But because symptoms of ADHD may manifest as disinterest, disorganization, and a lack of motivation unless it’s related to an activity they truly enjoy, this may be mistaken for laziness.
However, the reality is that people with ADHD truly want to succeed but may struggle to initiate and complete what others may consider “simple” tasks.
Even sorting through mail or answering an email can be daunting because it requires a lot more sustained mental energy for someone with this condition.
This myth can be especially harmful as these judgments can leave people with a sense of failure, which can progress to poor self-esteem and lacking confidence to pursue ventures in life.
While ADHD isn’t life-threatening, it can have serious implications on a person’s overall quality of life. Compared to the general population, people with ADHD are more likely to have:
Meanwhile, one common experience among my patients with ADHD is that it’s difficult to keep up with work responsibilities, and they’re constantly monitored or on probation.
This means they live in continual fear of losing their jobs and not being able to keep up financially, which can take a toll on their personal life.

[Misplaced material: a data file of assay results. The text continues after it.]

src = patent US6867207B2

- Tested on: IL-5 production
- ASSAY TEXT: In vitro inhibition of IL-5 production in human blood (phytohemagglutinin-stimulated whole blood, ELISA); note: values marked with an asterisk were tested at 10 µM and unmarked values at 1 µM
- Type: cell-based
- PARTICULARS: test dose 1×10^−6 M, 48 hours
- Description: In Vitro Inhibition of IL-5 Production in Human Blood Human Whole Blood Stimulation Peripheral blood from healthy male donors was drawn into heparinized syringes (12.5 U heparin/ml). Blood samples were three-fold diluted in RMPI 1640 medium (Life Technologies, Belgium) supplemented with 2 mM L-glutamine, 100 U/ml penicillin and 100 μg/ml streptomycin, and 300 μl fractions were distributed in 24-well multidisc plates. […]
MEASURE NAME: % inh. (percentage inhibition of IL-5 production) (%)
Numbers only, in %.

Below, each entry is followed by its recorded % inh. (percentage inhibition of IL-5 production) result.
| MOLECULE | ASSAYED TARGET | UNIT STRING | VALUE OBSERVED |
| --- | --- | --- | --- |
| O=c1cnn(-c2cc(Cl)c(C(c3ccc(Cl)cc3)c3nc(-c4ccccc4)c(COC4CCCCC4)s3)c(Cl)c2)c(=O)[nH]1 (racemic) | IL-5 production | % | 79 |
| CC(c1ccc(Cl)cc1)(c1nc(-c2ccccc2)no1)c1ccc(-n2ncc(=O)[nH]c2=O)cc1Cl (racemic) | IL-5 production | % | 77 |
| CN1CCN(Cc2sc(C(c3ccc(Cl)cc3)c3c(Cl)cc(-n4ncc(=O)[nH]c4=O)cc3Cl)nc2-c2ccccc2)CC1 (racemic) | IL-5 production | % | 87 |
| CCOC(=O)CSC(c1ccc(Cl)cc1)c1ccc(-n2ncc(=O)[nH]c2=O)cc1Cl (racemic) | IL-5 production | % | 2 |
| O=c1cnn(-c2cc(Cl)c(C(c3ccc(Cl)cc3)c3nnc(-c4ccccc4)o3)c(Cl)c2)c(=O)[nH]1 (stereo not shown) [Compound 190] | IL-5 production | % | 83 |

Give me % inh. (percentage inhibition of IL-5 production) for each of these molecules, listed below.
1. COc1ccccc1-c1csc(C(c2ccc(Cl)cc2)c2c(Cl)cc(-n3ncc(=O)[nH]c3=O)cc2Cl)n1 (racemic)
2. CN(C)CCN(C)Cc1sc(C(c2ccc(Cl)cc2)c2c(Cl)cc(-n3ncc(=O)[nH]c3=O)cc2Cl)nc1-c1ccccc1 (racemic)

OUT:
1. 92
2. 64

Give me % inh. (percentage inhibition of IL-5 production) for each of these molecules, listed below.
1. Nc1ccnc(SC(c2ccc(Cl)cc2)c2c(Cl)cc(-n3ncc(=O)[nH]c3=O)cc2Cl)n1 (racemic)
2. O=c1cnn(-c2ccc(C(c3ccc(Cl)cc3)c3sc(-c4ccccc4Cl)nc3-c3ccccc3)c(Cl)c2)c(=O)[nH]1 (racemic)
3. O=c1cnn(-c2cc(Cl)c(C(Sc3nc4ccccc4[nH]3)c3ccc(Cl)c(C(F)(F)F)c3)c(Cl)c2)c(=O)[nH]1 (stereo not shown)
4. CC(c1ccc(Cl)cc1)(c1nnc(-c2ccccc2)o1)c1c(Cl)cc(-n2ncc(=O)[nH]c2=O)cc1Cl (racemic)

Folks with ADHD may require more time to complete tasks in order to thrive. Unfortunately, while these sorts of accommodations may be available in educational settings — think longer test-taking time or quiet exam rooms — employers may not be as willing to accommodate.
Research has demonstrated differences between a brain with ADHD and one without it, in addition to differences in how brain chemicals such as dopamine, norepinephrine, and glutamate operate.
The parts of the brain involved in ADHD play an important part in our “executive functions,” such as:
- initiating tasks
As it stands, individuals with ADHD are often judged and unfairly labelled. Moreover, they often find:
- accommodations aren’t made in order for them to be successful
- they aren’t diagnosed early enough
- they come up against those in society who don’t believe ADHD is even a condition
For these reasons and more, the myths that surround ADHD need dispelling if we’re to raise awareness about this condition and provide folks within the community with what they need to succeed in all aspects of their lives.
If you or someone you know has ADHD, you can find more information and support here.
Dr. Vania Manipod, DO, is a board-certified psychiatrist, an assistant clinical professor of psychiatry at Western University of Health Sciences, and currently in private practice in Ventura, California. She believes in a holistic approach to psychiatry that incorporates psychotherapeutic techniques, diet, and lifestyle, in addition to medication management when indicated. Dr. Manipod has built an international following on social media based on her work to reduce the stigma of mental health, particularly through her Instagram/a> and blog, Freud & Fashion. Moreover, she has spoken nationwide on topics such as burnout, traumatic brain injury, and social media.